Who knew Lysimichia nummulaira ‘Aurea’ bloomed? What a lovely bloom it is!
Well I suppose you would if you read about it on Wikipedia, you wouldn’t have known looking at my garden! For as long as mine has been happily growing under a silver maple it had never bloomed until this year. A year of especially consistent summer rains. I can only hope this wonderful gift from nature lasts.
This ground cover has many common names; moneywort, twopenny thot, twopence, but none better than my namesake Creeping Jenny.
NOTE: Field Bindweed is sometimes referred to as Creeping Jenny, and this is not the plant referenced here. For more on that nasty bugger see: Convolvulus arvensis
It grows in unfavorable conditions like the very dry clay under my silver maple. After 7 years the plant has spread into a 7×5 foot patch. I have planted others to fill in the bed around the maple where only the plumbago seems happy. In mostly shade its a wonderful light chartreuse that brightens up any area. In deeper shade the yellow does not come out as much.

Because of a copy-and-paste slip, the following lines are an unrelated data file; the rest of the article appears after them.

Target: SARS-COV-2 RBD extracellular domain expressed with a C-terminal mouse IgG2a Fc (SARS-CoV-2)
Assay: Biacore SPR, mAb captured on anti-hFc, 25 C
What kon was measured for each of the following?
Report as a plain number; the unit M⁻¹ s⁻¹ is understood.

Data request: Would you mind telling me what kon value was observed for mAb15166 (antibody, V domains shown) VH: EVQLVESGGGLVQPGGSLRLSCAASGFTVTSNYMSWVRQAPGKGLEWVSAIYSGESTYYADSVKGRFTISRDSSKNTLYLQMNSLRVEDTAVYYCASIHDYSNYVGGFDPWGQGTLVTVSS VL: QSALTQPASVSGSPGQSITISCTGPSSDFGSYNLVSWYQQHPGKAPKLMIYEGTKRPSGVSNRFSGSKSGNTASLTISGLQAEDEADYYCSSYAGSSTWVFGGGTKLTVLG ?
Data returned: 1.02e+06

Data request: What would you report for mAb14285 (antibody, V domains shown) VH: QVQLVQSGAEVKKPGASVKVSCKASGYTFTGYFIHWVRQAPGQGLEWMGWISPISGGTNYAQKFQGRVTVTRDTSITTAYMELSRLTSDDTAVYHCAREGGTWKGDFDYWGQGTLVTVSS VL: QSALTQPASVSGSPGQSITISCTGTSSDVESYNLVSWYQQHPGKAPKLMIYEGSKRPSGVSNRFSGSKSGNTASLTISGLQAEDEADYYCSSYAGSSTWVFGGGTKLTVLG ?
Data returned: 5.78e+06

The original species of Lysimichia can be unruly and a noxious weed in some areas, especially wet ones. Be thoughtful using this plant, and keep to the cultivated variety ‘Aurea’ that is better behaved. I don’t know if this cultivar has the same herbal properties (Phenolic Acids) that make it useful in treating gall stones and gout in traditional Chinese medicine. Phenolic acids are the antioxidant component of many plants.
From the practical plants website it lists this plant as an herb that can be used for wound healing and can be brewed into a tea* SEE: practical use for Lysimachia.
Some plants in the same genus include
Yellow loosestrife: Lysimichia Vulgaris.
Yellow Pimpernel: L. nemorum
Tufted loosestrife: L. thyrsiflora (N. Colorado Native)